FOR IMMEDIATE RELEASE
April 12, 2002
Contact: Rep. Marcus Oshiro
Phone: (808) 586-8505
REPUBLICANS MORE INTERESTED IN GLORY THAN BIPARTISANSHIP
A House Democratic leader today expressed his disappointment at the Republican Minority's lack of commitment to real, bipartisan cooperation despite their promise to do so after the September 11 terrorist attacks.
"More and more, we are witness to their voracious appetite for political glory, taking sole credit for results that very honestly would have failed if not for open-minded Democratic willingness," said House Majority Leader Marcus Oshiro. "It's lately been very obvious."
He pointed to the failed attempt by the Hawaii State Teachers Union to establish its own health plan as the most recent example.
"This bill would undo the reform of the Public Employees Health Fund that we passed just last year. The whole issue was to remedy the situation where separate health plans were contributing to runaway costs that would have required the State to pay $1 billion a year for employee health benefits by the year 2013," Oshiro said.
He specifically criticized Republicans who switched positions, a move that pleased the big gallery of HSTA onlookers. "Last year, Representatives Fox, Djou, Auwae, Moses, and Meyer voted for the health fund reform. Yet yesterday, they flip-flopped and backed the HSTA position that would undo the reform. They got a lot of applause, but do they really stand for anything?"
Oshiro also cited the House's decision to finally repeal the State's traffic camera program as another example. "For Democrats, the issue was how to curb excessive speeding and make our highways safer without incurring the enormous cost of hiring a battalion of new police officers," Oshiro said, adding that Democrats agreed to a repeal only after it became apparent that nothing could salvage the current program.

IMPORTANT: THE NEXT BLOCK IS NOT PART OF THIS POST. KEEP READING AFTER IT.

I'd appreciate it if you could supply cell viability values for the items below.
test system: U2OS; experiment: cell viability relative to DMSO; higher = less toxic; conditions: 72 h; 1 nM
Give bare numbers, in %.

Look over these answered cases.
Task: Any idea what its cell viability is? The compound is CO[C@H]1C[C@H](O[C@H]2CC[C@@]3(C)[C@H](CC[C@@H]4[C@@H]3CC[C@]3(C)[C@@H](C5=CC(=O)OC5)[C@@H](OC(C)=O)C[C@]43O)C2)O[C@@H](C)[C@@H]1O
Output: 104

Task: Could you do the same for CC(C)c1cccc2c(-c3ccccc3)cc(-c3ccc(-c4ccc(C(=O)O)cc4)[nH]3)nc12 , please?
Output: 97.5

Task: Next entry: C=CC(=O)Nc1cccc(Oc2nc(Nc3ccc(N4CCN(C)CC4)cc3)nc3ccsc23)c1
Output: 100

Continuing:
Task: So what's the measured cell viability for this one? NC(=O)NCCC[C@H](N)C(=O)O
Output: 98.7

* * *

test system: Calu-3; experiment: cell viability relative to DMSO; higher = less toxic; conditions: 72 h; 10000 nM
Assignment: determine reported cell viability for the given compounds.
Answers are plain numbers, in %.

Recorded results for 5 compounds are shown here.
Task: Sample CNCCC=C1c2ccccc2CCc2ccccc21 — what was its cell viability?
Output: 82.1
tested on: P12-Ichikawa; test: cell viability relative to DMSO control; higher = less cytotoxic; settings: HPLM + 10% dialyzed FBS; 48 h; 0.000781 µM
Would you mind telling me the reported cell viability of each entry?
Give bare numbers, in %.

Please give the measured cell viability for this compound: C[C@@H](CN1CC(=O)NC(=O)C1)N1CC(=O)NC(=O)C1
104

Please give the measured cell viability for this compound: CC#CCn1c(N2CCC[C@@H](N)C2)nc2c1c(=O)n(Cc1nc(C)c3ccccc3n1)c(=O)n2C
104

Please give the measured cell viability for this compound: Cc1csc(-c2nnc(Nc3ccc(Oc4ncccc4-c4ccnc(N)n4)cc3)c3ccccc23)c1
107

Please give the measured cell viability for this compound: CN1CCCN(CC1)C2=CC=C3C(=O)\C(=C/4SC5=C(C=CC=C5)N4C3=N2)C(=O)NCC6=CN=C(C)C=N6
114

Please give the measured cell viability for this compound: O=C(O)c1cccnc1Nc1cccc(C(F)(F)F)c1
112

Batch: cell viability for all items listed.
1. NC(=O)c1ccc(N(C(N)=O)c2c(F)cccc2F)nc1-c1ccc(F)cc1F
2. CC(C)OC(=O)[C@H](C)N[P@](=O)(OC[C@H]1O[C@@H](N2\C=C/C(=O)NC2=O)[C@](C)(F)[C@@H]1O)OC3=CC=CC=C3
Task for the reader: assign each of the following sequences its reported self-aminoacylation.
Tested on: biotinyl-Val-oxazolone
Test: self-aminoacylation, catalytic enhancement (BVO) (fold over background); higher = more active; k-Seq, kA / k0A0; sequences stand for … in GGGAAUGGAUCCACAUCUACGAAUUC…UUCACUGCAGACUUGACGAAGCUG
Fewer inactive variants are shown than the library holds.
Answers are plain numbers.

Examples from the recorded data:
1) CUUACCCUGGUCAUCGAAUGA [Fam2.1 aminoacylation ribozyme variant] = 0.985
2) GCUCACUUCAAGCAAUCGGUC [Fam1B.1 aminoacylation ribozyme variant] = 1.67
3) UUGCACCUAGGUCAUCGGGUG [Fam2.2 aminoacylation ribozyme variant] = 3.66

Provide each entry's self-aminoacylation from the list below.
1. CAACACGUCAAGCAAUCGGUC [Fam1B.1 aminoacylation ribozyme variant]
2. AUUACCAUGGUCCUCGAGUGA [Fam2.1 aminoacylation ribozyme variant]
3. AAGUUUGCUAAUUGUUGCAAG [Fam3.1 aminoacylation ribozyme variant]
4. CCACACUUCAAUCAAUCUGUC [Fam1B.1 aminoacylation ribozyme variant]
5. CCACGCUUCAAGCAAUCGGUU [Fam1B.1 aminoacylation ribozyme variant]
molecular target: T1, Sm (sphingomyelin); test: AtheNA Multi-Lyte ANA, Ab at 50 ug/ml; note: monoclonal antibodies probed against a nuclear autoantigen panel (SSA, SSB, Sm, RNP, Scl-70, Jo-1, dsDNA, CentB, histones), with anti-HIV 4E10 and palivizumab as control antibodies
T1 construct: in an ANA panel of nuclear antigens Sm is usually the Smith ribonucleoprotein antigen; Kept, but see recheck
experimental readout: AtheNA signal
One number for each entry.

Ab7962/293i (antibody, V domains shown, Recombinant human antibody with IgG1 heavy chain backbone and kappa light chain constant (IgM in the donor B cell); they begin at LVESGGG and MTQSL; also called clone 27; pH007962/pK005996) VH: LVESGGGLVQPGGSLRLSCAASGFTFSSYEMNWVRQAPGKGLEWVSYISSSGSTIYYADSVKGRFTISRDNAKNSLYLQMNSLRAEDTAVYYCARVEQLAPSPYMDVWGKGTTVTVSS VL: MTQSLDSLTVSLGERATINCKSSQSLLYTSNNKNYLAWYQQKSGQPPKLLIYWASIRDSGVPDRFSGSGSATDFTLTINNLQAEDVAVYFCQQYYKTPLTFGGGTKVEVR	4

House Republicans quickly issued a statement patting themselves on the back.
"We never saw it as a partisan issue. Look at the support the repeal got from Democrats in the Senate. But the House GOP wants to make it partisan," Oshiro said. "Maybe in trying to be more bipartisan, Democrats are being a little naïve and too gracious."
He said that since the beginning of session, Democratic committee chairs have bent over backwards to entertain Republican ideas. "When we have agreed with ideas that are sound and rational, they are quick to claim sole credit. When problematic ideas are deferred for closer study, they accuse us of delaying. This politicizing of every issue is so unnecessary because we've proven time after time that we're willing to work with them."
Gov. Ben Cayetano was not so magnanimous in his April 4 statement vilifying Republican lawmakers for "proffering half-baked, unrealistic ideas at a time when the State is facing a significant budget crisis."
Cayetano said the GOP has broken its promise to set politics aside and find ways to solve the State's fiscal challenges.
However, Oshiro said he is not ready to abandon efforts to work together. "The problems we face are bigger than all of us. I think we can all show true leadership by taking action to weather this temporary slump and get the State back on track to sustained economic growth."
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